So I started working with Eclipse on Linux. I was hoping to redefine the keyboard shortcuts to use the meta key, as I’m connecting remotely with a Mac OS X laptop and X11. I though it would be an easy task. I was wrong. In KDE applications, this just requires you to select the action, type in the new shortcut and it is done. With gtk2 this does not work. I checked with
xev, the key events are the expected one: left-meta. I searched online, no useful information, just other lost users and the nagging feeling that Gnome does not honor the
xmod file. Changing the keyboard settings in the
gnome-control-center has no effect, this might be related to the fact I’m running a KDE desktop, but I have hardly the choice, on my virtual machine Gnome just crashes. I tried reproducing the issue on my laptop but installing
gnome-terminal and launching result in the program dying horribly on launch, probably because there is no gnome desktop running, and plain X11 is way too scary. I have not solved the issue (getting rid of all things gtk would probably be the sanest solution), but digging around I stumbled on a interesting X11 extension: X Keyboard.
In short, this extension can be used to control the lights and modifiers on the keyboard, it also gives a way of sending notifications to the X11 server. This would be something useful when I’m working on a remote Linux box, streaming back sounds is wasteful and far from stable. On my Mac, I have Growl installed so it would be really convenient to be able to trigger growl notifications. There are versions of Growl, or Growl-like project under linux, and Growl has network support, but this requires a fixed IP adresses, an open port on my Mac, and installing software or at least writing some script. But actually by using the X keyboard dæmon and an old command line you can do this using the X11 connection and without installing anything on the Linux side.
- Install growlnotify on Mac OS X.
- Create a configuration file
xkbevd.cfwith the following content:
Bell() shell "/usr/local/bin/growlnotify --message \"$(name)\" --appIcon X11; true "
- Start the X11 server (you can just start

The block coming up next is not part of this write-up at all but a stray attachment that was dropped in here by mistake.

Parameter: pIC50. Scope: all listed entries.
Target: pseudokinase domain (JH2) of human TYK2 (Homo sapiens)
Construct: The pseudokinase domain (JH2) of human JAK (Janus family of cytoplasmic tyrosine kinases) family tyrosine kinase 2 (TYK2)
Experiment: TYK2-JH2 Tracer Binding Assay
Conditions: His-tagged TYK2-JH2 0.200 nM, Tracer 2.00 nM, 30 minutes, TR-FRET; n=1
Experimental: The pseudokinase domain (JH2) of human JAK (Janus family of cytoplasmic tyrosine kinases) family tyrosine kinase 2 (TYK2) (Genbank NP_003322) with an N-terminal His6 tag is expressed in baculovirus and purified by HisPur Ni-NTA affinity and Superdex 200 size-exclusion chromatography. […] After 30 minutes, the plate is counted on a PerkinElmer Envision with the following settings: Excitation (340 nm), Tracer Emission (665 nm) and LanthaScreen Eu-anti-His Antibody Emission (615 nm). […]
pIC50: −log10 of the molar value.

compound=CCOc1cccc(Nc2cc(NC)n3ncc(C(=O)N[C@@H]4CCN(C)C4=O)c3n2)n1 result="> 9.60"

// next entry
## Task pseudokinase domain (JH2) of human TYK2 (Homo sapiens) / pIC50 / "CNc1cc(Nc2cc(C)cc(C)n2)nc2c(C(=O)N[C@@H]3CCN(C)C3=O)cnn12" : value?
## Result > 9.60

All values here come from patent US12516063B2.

- Start the X keyboard dæmon with the following command
xkbevd -cfg xkbevd.cf -bg. This will start the program in background using the configuration defined in
- You can now trigger a notification using the command
xkbbellmessage, for instance
xkbbell "lasers offline". This should work both locally and on remote machines.
This only works if the X11 display on your Unix box point back to the X11 server on your Mac. You can test this by launching
xlogoon the Unix box, it should display the logo on the Mac’s screen. If you have connected using
ssh, make sure you selected the
- This is an old protocol (1995) which has never been seriously supported. Use at your own risk.
xkbevdprogram, is buggy. In particular, there seems to be some issue with the memory buffer used for command substitution, no end marker is inserted, so when a long message is followed by a short one, the short command will have the last characters from the long one at its end. This is why the second command is
true, which ignores all its arguments.
- While the
xkbbellcommand recognises many options, only the
volumeflag seems to be carried to the server. The volume is in the $(volume) variable, with the value of 50 added.
- The notifications are carried over NX, but the text message is discarded.
- There are some standard bell names defined in the header files, but any arbitrary ASCII string seems to work.
- Instead of growl, you can also use the Mac OS X command
say. In that case, the configuration file would be:
Bell() shell "/usr/bin/say \"$(name)\" ; true "
- It is possible to define different actions for different messages, so for instance.
Bell() shell "/usr/local/bin/growlnotify --message \"$(name)\" --appIcon X11; true " Bell(Warning) shell "/usr/bin/say Warning